Alphabet's plan to beam internet to Earth from balloons just passed a big milestone

Marty Melville | AFP | Getty Images
Visitors stand next to a high altitude WiFi internet hub, a Google Project Loon balloon, on display at the Air Force Museum in Christchurch, New Zealand, on June 16, 2013.

Alphabet's Project Loon just passed a big test in its plan to beam internet to Earth from giant balloons, successfully pinging data across a 1,000-kilometer span.

Project Loon makes internet-delivery balloons to provide access in remote locations, and "graduated" from Alphabet's X research division to become its own independent business in July. The balloons rally a single connection from a ground-level link from one balloon to the next, while moving and diverging.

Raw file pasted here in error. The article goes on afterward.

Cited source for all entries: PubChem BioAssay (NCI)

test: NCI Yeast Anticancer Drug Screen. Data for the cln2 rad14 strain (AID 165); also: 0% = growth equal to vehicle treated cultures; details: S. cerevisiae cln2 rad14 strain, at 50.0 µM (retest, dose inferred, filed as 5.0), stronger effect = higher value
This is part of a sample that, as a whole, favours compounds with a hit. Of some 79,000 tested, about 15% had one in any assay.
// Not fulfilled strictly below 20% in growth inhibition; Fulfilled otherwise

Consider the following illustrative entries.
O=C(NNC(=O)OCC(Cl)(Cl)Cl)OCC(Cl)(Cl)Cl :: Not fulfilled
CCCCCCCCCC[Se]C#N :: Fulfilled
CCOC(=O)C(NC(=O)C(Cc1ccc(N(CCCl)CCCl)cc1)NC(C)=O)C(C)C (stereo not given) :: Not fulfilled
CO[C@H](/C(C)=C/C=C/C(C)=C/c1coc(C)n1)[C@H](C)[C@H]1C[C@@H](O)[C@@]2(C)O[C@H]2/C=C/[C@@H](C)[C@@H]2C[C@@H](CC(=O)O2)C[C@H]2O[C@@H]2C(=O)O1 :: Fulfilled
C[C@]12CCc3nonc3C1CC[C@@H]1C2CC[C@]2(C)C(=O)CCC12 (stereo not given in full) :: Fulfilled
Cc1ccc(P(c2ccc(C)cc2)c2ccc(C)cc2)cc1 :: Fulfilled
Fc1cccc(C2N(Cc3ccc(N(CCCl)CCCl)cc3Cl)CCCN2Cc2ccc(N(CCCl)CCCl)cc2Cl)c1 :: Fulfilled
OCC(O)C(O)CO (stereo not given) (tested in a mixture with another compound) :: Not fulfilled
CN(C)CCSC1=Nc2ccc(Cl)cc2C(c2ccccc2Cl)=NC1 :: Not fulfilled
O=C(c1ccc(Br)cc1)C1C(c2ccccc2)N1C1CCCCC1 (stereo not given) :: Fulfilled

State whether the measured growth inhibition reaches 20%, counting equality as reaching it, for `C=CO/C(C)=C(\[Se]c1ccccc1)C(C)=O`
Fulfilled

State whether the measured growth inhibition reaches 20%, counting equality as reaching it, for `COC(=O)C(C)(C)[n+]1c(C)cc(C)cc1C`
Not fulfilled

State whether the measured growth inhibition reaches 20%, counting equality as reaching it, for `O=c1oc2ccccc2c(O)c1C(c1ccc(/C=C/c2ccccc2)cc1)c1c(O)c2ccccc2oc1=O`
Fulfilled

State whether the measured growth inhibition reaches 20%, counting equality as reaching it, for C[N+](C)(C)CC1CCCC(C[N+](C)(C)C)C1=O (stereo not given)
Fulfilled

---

The 1,000-km, six-balloon feat is one of the venture's longest links to date, the company said in a blog post.

"The thing about people is that they tend to live all over the place," the company said. "If we can extend our reach by passing that connection across a network of balloons, like a cosmic soccer team advancing the ball through the sky, we can cover far more people."

Project Loon plans to launch commercial service next year.

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